The first ever South American Women’s Football Players Forum took place last week in Santiago, Chile. Ex-players and academics were among those who spoke passionately about the past, present, and future of the women’s game in Latin America.
The forum was a significant milestone in what has been an incredible fightback from the female footballers of the continent against federations that have repressed them. Just two years earlier, starved of resources and recourses, the women’s game in South America was on its knees.
In June 2016 while Conmebol (Copa Libertadores de América) officials unashamedly headed back to South America from the USA with their heads held high after a record-breaking Copa America for the men, the female sides of Argentina, Bolivia, Chile, Paraguay, Peru, and Uruguay were all listed as inactive by FIFA.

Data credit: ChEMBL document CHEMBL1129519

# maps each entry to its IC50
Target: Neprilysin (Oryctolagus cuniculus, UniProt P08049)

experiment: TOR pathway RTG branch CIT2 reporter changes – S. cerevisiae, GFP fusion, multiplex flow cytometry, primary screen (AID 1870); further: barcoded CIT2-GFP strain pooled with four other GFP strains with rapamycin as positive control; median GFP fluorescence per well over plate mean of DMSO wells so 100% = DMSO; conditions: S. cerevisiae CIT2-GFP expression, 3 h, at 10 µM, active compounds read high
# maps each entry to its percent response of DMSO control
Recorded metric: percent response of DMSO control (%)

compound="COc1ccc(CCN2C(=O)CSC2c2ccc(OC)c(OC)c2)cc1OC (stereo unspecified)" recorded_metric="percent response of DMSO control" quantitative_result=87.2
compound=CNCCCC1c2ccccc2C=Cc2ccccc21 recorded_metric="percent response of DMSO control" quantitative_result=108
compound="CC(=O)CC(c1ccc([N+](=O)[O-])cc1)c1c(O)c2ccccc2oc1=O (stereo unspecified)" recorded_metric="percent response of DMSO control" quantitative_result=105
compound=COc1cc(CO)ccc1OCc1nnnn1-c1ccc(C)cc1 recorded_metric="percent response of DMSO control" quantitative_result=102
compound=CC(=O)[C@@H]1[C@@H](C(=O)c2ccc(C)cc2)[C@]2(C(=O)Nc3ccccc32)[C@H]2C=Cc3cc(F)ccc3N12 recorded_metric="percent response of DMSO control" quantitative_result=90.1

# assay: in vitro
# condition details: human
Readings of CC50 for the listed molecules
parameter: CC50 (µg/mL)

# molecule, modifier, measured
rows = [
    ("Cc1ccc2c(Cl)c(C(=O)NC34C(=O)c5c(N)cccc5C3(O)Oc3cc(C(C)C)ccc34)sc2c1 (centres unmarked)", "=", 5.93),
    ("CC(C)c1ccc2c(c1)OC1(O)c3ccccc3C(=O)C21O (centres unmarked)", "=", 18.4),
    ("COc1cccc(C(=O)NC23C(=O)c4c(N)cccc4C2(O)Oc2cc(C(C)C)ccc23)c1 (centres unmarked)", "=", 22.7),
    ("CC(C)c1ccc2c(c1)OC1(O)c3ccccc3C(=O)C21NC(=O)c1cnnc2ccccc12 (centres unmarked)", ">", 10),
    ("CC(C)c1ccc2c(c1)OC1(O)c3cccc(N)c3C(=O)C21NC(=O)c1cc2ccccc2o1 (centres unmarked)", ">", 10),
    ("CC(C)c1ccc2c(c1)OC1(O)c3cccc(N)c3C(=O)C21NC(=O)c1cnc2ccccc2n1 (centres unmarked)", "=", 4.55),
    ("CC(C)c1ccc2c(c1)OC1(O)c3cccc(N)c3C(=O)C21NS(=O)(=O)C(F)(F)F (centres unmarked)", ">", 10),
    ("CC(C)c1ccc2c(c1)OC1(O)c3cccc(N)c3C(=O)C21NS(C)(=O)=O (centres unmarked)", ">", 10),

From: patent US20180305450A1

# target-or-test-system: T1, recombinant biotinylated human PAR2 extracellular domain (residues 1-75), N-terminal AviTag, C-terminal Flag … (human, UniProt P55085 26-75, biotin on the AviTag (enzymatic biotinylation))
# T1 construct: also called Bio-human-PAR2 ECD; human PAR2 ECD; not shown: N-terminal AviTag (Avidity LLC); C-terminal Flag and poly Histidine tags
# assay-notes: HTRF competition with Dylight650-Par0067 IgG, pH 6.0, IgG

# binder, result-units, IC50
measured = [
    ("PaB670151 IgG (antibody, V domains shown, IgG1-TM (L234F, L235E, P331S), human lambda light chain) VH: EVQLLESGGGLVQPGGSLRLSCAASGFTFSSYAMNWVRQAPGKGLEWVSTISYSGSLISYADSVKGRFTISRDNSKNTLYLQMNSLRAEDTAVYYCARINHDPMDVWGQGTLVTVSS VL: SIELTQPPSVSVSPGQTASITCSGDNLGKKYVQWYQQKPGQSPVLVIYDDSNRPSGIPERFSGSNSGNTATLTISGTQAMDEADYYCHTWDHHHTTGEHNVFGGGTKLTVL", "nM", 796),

This inactivity was not down to a lack of desire to play from the women of course. It is simply an illustration of how little time and money their football associations have for them.
In response to Fifa’s rankings and the lack of interest shown by their own FA, the female footballers of Chile decided to set up their own players’ union (ANJUFF). Led by former Chilean international Iona Rothfeld, the union gained momentum quickly and was soon integrated into the men’s for more support.
As reported by Brenda Elsey in March this led to Chile successfully organizing and hosting the 2018 Copa America with all ten Conmebol nations present – somewhat unthinkable just a few months previous.